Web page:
Louis-Dreyfus has explicitly stated there will be “no further sale of shares to a third-party buyer”, a pledge that removes the uncertainty that had been building since last month’s Wembley win at a stroke. Hopefully, a much-needed period of stability will now ensue.

The second major benefit of this week’s reorganisation is that it also clears up much of the ambiguity that had the potential to seriously damage Sunderland’s ability to invest in the transfer market this summer.

Under the previous ownership model, Louis-Dreyfus, as a controlling but still minority shareholder, was dependent upon Donald in particular continuing investing at a level commensurate to his shareholding. If Donald was either unwilling or unable to back Louis-Dreyfus and Kristjaan Speakman’s proposed moves in the transfer market, there was the very real possibility of them being strangled at birth.

The Northern Echo:

Now, with Louis-Dreyfus and Sartori owning an 81 per cent stake between them, and all available evidence suggesting they are closely aligned and effectively working in tandem, there should be no barriers to the squad investment Sunderland badly need if they are to be competitive in the Championship next season. While Lynden Gooch signed a new contract on Wednesday, the fixture list has been published without the Black Cats having added a single player to the squad that finished in fifth position in League One last term. Clearly, additions are required.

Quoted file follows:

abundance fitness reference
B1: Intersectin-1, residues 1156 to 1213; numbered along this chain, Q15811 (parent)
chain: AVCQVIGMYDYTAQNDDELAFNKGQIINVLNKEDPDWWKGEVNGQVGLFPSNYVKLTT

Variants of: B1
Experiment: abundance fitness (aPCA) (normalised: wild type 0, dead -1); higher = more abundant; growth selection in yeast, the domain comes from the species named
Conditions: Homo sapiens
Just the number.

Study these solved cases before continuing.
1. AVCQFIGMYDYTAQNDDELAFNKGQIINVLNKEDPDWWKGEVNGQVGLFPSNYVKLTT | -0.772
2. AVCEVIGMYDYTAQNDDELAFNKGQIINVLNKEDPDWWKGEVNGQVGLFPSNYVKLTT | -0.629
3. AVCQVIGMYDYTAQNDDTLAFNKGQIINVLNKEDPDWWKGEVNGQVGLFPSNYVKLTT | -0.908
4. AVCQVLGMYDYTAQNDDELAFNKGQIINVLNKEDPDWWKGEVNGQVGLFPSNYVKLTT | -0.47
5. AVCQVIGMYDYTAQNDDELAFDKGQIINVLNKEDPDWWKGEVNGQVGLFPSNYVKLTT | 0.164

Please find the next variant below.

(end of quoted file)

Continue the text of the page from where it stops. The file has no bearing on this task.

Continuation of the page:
There are questions still to be answered about how things will unfold from here. The extent of Louis-Dreyfus’ personal wealth has never really been ascertained, and the fact he took so long to buy up Donald and Methven’s shares hardly smacked of someone for whom money is no object. As part of his statement on Wednesday morning, Louis-Dreyfus promised to deliver “long-term success and sustainability”. Clearly, that will require significant investment, and only time will tell whether that investment will be forthcoming.

Sartori’s role also remains somewhat opaque, with the South American having avoided the mud that stuck to Donald and Methven despite having been an integral part of the former regime. At various stages of his involvement with Sunderland, Sartori has let it be known that he intends to become more ‘hands-on’. So far, his words have not really resulted in any meaningful action.

After the events of the last four years, it is imperative that both Louis-Dreyfus and Sartori are as open and transparent as possible. At least now, though, Sunderland supporters know it is they and they alone who are running financial affairs and making all the key decisions.

Donald and Methven promised much, but delivered three seasons of failure. Louis-Dreyfus and Sartori have begun the process of turning things around, but with the Championship looking more competitive than ever, the hard work is only just beginning. After this week’s developments, at least they are not having to face the challenge with one hand tied behind their back.